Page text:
Becoming a widow changes us. Quite an understatement, eh?

While most of the changes we experience are difficult ... the grief, sleeplessness, tears, financial issues, being the only parent, loneliness ... there are actually some changes that could be considered positive.

And one of those is our expanding empathy.
We know more now.
Granted, they are things we wish we didn't know ... but there's no turning back the clock.

We've seen and experienced things non-widowed people have not. And it allows us ... almost forces us ... to reach out and identify with our widowed sisters and brothers who come after us.

Now I've always been pretty empathetic - even before Vern became ill. But after he died, it seems my empathy level ratcheted up pretty high. Probably at a rather unhealthy level.

And doing all of the volunteer work that I do for Soaring Spirits ... well, let's just say I have hundreds of opportunities every single day to feel the pain of my widowed family.

And sometimes it gets the best of me.
My heart actually hurts.
Sadness envelopes me.
A heaviness overwhelms me.
I want to just climb into bed and shut the world out.

These past few days have been hard ones. Shocking and devastating news has rocked our widowed community. A young widow experienced her second loss when her fiance died. Another young widow lost her husband's brother in a violent tragedy. I went to the hospital to visit a member of my local widow group and found her in ICU and intubated. And I feel. it. all.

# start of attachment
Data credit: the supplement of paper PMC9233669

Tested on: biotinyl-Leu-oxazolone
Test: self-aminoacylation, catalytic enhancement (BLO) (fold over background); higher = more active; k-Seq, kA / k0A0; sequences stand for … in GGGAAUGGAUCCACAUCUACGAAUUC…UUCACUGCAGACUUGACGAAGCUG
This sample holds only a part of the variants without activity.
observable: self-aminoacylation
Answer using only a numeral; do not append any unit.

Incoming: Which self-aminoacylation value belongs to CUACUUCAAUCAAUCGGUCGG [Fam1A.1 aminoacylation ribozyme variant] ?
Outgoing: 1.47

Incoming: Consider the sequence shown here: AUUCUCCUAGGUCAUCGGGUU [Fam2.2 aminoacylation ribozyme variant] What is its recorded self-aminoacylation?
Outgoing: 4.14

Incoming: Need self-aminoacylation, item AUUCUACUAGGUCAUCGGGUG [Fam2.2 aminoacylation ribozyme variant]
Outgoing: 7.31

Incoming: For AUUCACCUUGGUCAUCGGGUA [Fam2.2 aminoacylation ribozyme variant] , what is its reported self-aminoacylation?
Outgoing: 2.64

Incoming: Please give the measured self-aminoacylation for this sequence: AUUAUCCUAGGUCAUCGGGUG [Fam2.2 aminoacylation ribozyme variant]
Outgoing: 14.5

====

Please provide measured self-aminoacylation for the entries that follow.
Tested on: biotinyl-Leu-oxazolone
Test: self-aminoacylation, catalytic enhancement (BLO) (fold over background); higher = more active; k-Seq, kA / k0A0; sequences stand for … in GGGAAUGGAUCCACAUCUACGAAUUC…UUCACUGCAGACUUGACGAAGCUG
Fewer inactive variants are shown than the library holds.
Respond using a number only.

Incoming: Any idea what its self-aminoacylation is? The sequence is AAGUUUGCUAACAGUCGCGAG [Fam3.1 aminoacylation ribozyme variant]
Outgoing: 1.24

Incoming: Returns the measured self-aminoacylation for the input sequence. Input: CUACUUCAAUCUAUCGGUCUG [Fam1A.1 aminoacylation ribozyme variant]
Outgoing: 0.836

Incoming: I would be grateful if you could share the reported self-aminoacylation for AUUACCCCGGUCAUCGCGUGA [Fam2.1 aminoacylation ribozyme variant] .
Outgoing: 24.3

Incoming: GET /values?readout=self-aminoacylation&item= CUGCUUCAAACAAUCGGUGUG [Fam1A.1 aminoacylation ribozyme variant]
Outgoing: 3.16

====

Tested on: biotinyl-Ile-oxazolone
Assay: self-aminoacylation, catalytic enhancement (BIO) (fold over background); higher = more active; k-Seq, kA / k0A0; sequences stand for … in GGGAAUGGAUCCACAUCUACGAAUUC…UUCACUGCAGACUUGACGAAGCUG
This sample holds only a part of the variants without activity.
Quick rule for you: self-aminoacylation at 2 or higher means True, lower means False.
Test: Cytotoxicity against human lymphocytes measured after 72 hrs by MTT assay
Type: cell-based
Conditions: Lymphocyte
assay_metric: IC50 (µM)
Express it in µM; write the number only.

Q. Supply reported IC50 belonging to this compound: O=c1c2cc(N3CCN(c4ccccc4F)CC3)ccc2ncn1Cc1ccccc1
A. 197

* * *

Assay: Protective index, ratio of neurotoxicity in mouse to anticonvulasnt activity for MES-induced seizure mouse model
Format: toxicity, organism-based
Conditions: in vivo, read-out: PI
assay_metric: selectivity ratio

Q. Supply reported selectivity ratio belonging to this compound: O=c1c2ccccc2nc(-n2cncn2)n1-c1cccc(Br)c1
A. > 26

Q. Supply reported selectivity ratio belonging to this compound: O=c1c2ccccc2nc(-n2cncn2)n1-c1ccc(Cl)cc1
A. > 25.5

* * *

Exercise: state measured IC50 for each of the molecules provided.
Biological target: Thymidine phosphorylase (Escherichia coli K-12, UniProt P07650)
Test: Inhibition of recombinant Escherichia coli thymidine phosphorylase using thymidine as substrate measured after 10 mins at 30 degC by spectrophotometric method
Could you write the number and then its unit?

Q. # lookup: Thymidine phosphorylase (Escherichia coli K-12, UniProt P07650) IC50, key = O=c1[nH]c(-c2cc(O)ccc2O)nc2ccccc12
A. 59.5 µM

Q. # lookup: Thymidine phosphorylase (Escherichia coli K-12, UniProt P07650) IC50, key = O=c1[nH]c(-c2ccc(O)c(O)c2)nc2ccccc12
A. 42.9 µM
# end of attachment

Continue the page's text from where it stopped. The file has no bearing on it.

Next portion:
I guess the point of this blog post is the importance of self-care. We need to recognize when our cup is empty. When we cannot do one more thing until we do something - whatever that might be - that fills our cup.

I thought I had hit that point today after my visit to the hospital (the same hospital my Vern was in when hospice became our only option). Instead, I went to lunch with a friend. And had some laughs with my son. And had a wonderful online chat with a dear Widowed Village friend who has found some new happiness.  And my cup filled. Without me curling up in a ball alone in a dark room.

Our wedding anniversary is this Sunday. It would have been #46. I will once again do random acts of kindness to honor him and our love. 46 of them. And I will do 2 more for a couple of my widow friends, to honor their loves. I think my cup is going to get much larger on Sunday.

Friday, August 7, 2015

Lights! Camera! Action!

Well my Amazon Prime order has arrived, so it's time ... time to face my fears and try doing a video. I ordered an inexpensive tripod (so I can shoot further away and a little above me (cuz I've been told that is more flattering LOL) and a cool little bluetooth device that allows me to start and stop the video from where I'm seated.  Who knew?  I sure didn't.

But since I agreed to join Brave Girl University, it's something I have to do ... and soon. I'm still struggling with all of this, but I believe opportunities are dropped in our path for a reason and we must be listening ... and brave enough ... to follow where they take us. So I'm working on some content and will do some video intros and see what comes of it all.